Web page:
Andrew and Molly Finale

Molly went about her business as usual.  With four children under five, the house and homestead to run, she had all she could handle.  Even with Malcolm and Martha Wilson’s help and Rosemarie to nurse the baby, every moment held its demands.  The farm was now in excess of five hundred acres.  Will managed it for her, as well as continuing his blacksmithing.  They’d planned to negotiate for three more bondsmen and increase the timber harvesting the next spring.  Molly had hopes she Andrew could work their situation out, but he’d not approached her, though she did see him helping Will about his blacksmith shop.

The older couple strolled over after supper that evening. Will spoke to Molly.  “Molly, you and Andrew have matters you need to discuss.  God joined you together and you were separated through no fault on either part.  Your circumstances are tangled.  Neither of you benefits from antagonism.  Andrew wants to meet to discuss your situation.  Are you willing?  He’d like to come over if you are ready.”

“We do need to talk.  We vowed to love each other once.  This is a test of that promise.  It would be best for everyone if we find common ground.”

In minutes Will was back with Andrew.  “Can I see the baby?” Rosemarie reluctantly surrendered the baby but stayed at his side.  “He looks recovered.  His cheeks are round again.  I am grateful.”  Rosemarie beamed when he handed the baby back.     “I was wrong to reproach you for marrying.  Will has explained your danger.  I had no right.  The child is my son.  The Indians held another captive, the wife of a trader.  She was killed when we were escaping.  I want you back.  Will you think about it?

Molly thought long before she answered.  “We are not the same people who loved each other then, but we have needs and there are children who need us both.  I have been leaning on Will and Aggie too long.  You need to know, James left half the farm to me, the rest to the children, so it will never be yours.  I have the final say in its use, but land we get from this day forward we share.  Can you agree to that?”

“All I have thought of was getting back to you.  I was a bondsman, then a slave.  The life you offer is more than I ever hoped for.  We are still young enough to have a long life together.  I am willing.”  he answered.

“Will, can you fetch the reverend?  We need marrying.”

They were  married more than thirty years and had five more children.  Like all couples, they wrangled many times, but together increased their holdings.  It was a good life.

 

 

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Andrew and Molly Part 18

Andrew slept most of the next forty-eight hours, only waking long enough to tend his needs and ask after the baby.  With Rosemarie in attendance, the baby had little need of anyone else.  Ecstatic at her reprieve, she’d barely relinquish her hold on the baby, sleeping on a pallet by its cradle.  The little girls were delighted at the acquisition of the baby, vying for the chance to kiss its pink cheeks and rub its blond fuzzy head.  Even Jamie wasn’t too proud to hold it, being thoroughly tired of girls. They insisted it was their brother, though Molly kept reminding them they didn’t know whose baby it was.  “That man gave us this baby.” Addie insisted.  “When Pap gave  us a puppy we got to keep it.  We didn’t have a baby.”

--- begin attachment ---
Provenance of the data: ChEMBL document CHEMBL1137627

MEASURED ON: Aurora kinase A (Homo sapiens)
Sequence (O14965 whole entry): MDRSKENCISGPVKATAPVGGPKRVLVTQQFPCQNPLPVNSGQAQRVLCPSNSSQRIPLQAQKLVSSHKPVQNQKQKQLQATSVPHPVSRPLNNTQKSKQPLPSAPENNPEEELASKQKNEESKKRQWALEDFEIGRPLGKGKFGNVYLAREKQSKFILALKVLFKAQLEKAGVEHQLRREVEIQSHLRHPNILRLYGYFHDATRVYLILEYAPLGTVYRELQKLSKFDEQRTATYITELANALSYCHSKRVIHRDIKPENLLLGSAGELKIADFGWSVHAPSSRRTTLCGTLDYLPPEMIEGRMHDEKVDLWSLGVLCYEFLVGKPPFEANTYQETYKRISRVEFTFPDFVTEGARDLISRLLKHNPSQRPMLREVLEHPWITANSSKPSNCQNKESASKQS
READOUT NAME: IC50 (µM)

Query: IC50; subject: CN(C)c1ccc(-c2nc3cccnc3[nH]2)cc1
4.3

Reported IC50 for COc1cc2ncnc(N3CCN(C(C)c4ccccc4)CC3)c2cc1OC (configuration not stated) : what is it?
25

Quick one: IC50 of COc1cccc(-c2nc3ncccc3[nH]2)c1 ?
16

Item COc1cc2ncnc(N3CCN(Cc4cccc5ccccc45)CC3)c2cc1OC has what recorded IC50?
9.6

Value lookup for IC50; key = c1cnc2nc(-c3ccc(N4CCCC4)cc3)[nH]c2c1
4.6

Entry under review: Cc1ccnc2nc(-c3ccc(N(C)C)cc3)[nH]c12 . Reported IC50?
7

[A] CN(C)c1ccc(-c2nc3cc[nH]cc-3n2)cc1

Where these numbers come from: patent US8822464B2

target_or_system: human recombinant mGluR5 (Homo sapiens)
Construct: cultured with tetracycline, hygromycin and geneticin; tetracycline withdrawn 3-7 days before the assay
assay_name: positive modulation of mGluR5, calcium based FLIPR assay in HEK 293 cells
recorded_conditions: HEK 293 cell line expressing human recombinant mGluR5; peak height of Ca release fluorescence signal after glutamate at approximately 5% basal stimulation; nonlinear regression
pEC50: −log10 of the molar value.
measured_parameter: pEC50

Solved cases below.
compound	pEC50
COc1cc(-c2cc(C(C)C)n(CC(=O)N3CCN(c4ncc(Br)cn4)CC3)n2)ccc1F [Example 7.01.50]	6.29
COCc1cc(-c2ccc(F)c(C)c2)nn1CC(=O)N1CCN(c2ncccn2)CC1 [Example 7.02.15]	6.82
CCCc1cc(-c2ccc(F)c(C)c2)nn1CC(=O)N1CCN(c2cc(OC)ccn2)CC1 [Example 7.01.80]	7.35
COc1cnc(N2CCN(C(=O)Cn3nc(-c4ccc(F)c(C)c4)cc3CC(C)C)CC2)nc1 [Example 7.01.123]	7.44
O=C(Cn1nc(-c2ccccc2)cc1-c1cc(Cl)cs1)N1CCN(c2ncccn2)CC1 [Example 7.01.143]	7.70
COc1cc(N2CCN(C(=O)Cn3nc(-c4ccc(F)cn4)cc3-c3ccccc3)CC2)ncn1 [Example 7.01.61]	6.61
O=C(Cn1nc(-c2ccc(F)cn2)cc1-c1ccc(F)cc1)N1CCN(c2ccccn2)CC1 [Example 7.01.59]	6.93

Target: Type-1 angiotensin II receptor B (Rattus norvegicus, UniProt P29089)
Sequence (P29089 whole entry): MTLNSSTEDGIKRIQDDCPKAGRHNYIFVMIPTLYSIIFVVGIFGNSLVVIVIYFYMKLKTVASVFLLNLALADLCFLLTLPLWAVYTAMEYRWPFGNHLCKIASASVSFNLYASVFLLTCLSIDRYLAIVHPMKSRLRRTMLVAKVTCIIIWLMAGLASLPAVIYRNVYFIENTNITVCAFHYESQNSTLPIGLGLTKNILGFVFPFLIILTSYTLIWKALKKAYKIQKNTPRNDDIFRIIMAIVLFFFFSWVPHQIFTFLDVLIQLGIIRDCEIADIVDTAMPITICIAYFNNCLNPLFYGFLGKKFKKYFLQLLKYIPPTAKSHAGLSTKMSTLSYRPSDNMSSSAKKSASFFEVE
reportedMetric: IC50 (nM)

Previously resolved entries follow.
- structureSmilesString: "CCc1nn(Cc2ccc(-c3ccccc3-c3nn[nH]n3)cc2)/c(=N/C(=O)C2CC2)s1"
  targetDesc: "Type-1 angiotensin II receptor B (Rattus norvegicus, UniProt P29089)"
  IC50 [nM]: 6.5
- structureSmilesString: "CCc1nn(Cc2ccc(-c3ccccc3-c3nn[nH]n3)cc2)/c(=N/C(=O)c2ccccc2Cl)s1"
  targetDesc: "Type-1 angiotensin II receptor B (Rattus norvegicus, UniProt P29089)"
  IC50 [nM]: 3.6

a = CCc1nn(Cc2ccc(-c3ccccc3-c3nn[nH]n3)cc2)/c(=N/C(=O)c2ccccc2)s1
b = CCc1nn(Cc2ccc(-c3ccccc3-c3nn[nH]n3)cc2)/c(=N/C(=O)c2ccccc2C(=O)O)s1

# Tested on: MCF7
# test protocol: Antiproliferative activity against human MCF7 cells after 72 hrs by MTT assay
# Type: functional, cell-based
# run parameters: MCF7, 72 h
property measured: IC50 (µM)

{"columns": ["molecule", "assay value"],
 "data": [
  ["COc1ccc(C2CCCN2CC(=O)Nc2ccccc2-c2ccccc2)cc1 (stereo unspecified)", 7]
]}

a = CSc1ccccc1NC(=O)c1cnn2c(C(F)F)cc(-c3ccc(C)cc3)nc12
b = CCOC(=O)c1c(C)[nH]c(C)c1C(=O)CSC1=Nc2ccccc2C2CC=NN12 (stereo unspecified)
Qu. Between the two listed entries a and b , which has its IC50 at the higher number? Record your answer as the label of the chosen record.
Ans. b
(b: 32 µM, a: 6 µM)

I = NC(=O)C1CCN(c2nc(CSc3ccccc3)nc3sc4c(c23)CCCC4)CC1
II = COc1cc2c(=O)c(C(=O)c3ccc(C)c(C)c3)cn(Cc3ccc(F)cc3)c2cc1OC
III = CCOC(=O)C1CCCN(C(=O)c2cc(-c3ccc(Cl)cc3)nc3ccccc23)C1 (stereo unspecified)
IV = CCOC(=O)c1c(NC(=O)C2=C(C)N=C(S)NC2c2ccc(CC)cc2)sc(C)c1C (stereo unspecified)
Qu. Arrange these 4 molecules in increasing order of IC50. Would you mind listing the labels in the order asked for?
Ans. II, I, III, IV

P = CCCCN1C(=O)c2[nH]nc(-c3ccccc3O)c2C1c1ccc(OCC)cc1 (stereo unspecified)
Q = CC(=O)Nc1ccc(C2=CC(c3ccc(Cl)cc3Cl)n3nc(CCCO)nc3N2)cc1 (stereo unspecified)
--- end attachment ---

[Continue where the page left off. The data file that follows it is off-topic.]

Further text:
“No Aggie.  That’s not the way it works with babies.  This baby may have a mother who’s looking for it, right now.” Molly explained.

“That’s not fair.  She can just get another one.  We need this one.” Addie insisted.

The baby quickly plumped up with regular feedings.  The childrens’ hand-me-downs were put to good use.  Rosemarie fairly doted on it, lavishing on it all the love she meant for her lost baby.

Late on the afternoon of the second day, Andrew woke and wandered through looking for Molly, encountering Rosemarie nursing the baby.  He asked after Molly.

“Mistress Wharton stepped across to see Mistress Bartles.”

“No, I am looking for my wife Molly, not Mistress Wharton.” He explained.

“The only Molly I’ve met is Mistress Molly Wharton. I just came after the baby got here.”  she answered.

He found Molly watching the children at play in the backyard.  “Whose children are those?”  he asked.

“They are mine.  After you were gone, we all thought you were dead.  I found I was to have your child.  To save me from trouble, James Wharton married me.  You know what can happen to a bondswoman found with child.  Jamie is your child, though James Wharton gave him his name.”  she paused.

“You married Wharton! How could you marry Wharton?  Why didn’t you wait?  You didn’t even give me the chance to get back!  How could you marry so soon?” he demanded of her.

Will and Aggie walked up, having seen them in conversation.  It was clear Andrew was overwrought. Will addressed Andrew.  “Hold your peace, man.  Wharton saved her by the marrying.  She could have been punished or sold to another.  She was fortunate he offered.  She’d have been foolish to refuse.  Your capture left her in a grave situation.”

Molly spoke.  “I’ll thank you to compose yourself.  Will, can you put him up?  Come children!”  With that, she left them, stalking to the house.

 

Molly and Andrew Part 17

Molly was stunned to see Andrew standing before her.  She’d long ago given him up. He was emancipated and scarred, little resembling the healthy man she’d last seen.  He dropped to the ground at her feet, wrapping his arms around her legs. “Molly, Molly, I thought I’d never see you again.”